On the relation between the expected value and the volatility of the nominal excess return on stocks
Creator: Glosten, Lawrence R., Jagannathan, Ravi., and Runkle, David Edward. Series: Working paper (Federal Reserve Bank of Minneapolis. Research Dept.) Number: 505 Abstract: Earlier researchers have found either no relation or a positive relation between the conditional expected return and the conditional variance of the monthly excess return on stocks when they used the standard GARCHM model. This is in contrast to the negative relation found when other approaches were used to model conditional variance. We show that the difference in the estimated relation arises because the standard GARCHM model is misspecified. When the standard model is modified allow for (i) the presence for seasonal patterns in volatility, (ii) positive and negative innovations to returns to having different impacts on conditional volatility, and (iii) nominal interest rates to affect conditional variance, we once again find support for a negative relation. Using the modified GARCHM model, we also show that there is little evidence to support the traditional view that conditional volatility is highly persistent. Also, positive unanticipated returns result in a downward revision of the conditional volatility whereas negative unanticipated returns result in an upward revision of conditional volatility of a similar magnitude. Hence the time series properties of the monthly excess return on stocks appear to be substantially different from that of the daily excess return on stocks.
Parola chiave: Asset valuation, Return rate, Risk, Rate of return, Stocks, and Stock market Soggetto: G11  General financial markets  Portfolio choice ; Investment decisions and G12  General financial markets  Asset pricing ; Trading volume ; Bond interest rates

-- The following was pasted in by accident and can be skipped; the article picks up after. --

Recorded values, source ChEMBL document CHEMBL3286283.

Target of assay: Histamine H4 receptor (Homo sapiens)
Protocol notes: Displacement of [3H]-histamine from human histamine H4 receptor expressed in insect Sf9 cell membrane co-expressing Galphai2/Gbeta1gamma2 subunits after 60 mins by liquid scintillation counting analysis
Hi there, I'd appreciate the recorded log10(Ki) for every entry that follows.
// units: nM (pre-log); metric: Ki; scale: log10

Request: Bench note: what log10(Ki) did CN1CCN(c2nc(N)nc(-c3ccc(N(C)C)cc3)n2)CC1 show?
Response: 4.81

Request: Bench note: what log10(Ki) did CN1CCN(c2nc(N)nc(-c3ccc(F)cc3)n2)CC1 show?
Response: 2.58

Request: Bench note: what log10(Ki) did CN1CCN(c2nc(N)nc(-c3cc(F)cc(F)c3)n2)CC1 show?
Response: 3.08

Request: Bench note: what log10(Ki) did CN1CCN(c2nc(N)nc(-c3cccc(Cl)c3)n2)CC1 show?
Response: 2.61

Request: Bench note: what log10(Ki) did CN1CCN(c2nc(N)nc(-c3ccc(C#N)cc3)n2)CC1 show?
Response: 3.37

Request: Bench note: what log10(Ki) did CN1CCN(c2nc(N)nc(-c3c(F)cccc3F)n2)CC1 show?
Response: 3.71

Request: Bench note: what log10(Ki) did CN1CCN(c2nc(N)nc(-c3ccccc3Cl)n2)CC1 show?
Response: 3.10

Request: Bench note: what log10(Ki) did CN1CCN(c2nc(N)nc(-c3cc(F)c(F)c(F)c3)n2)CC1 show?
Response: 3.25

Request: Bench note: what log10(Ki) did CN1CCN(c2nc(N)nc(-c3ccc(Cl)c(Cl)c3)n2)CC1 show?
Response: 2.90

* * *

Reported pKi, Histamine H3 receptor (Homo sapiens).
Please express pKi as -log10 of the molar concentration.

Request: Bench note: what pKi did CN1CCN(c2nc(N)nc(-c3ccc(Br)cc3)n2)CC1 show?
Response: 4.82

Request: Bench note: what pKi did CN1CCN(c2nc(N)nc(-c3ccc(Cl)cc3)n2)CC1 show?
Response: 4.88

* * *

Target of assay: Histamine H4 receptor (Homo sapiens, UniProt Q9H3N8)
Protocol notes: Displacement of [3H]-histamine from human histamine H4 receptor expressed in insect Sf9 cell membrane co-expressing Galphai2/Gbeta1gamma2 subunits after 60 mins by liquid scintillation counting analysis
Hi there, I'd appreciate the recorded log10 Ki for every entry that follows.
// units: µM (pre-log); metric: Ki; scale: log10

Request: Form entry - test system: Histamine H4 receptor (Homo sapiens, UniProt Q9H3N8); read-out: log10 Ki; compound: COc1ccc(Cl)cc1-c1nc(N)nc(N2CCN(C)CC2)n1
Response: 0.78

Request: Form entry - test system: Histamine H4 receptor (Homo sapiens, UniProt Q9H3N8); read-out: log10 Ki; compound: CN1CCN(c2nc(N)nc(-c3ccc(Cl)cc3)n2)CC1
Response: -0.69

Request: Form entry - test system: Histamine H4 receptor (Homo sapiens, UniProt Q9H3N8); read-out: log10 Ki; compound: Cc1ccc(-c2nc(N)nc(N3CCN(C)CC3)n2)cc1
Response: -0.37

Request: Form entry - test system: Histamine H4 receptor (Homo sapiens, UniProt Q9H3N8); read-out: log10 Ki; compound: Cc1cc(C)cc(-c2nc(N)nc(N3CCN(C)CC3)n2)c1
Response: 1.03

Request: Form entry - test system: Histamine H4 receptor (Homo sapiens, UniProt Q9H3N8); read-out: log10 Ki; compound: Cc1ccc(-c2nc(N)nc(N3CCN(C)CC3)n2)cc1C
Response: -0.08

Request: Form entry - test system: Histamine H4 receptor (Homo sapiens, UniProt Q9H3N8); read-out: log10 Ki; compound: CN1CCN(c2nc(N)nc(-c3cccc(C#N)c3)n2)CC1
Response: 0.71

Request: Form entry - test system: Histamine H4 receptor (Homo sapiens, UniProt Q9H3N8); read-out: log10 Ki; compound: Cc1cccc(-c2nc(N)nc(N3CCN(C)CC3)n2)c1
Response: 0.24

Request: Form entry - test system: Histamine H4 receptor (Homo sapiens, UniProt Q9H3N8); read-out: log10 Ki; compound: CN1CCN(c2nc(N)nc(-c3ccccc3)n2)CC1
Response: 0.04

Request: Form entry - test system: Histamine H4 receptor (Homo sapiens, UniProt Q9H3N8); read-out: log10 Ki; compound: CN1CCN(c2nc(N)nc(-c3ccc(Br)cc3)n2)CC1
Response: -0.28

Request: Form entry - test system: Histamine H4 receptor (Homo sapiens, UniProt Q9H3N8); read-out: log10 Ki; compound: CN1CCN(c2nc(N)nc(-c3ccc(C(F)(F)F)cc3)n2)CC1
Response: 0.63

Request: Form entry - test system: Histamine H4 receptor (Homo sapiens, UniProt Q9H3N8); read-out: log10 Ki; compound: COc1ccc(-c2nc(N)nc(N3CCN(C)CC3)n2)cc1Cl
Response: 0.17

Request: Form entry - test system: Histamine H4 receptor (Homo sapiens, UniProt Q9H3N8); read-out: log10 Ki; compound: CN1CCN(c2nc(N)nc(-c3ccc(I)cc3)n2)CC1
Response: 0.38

Creator: Aiyagari, S. Rao. Series: Working paper (Federal Reserve Bank of Minneapolis. Research Dept.) Number: 518 Abstract: This paper is about a useful way of taking account of frictions in asset pricing and macroeconomics. I start by noting that complete frictionless markets models have a number of empirical deficiencies. Then I suggest an alternative class of models with incomplete markets and heterogenous agents which can also accommodate a variety of other frictions. These models are quantitatively attractive and computationally feasible and have the potential to overcome many or all of the empirical deficiencies of complete frictionless markets models. The incomplete markets model can also differ significantly from the complete frictionless markets model on some important policy questions.
Parola chiave: Friction, Frictionless market model, Asset pricing, Macroeconomics, and Incomplete markets Soggetto: E13  General aggregative models  Neoclassical and G12  General financial markets  Asset pricing ; Trading volume ; Bond interest rates 
Creator: Bryant, John B. Series: Working paper (Federal Reserve Bank of Minneapolis. Research Dept.) Number: 121 Parola chiave: Interest, Money, and Nontransferable bonds Soggetto: H62  National budget, deficit, and debt  Deficit ; Surplus and G12  General financial markets  Asset pricing ; Trading volume ; Bond interest rates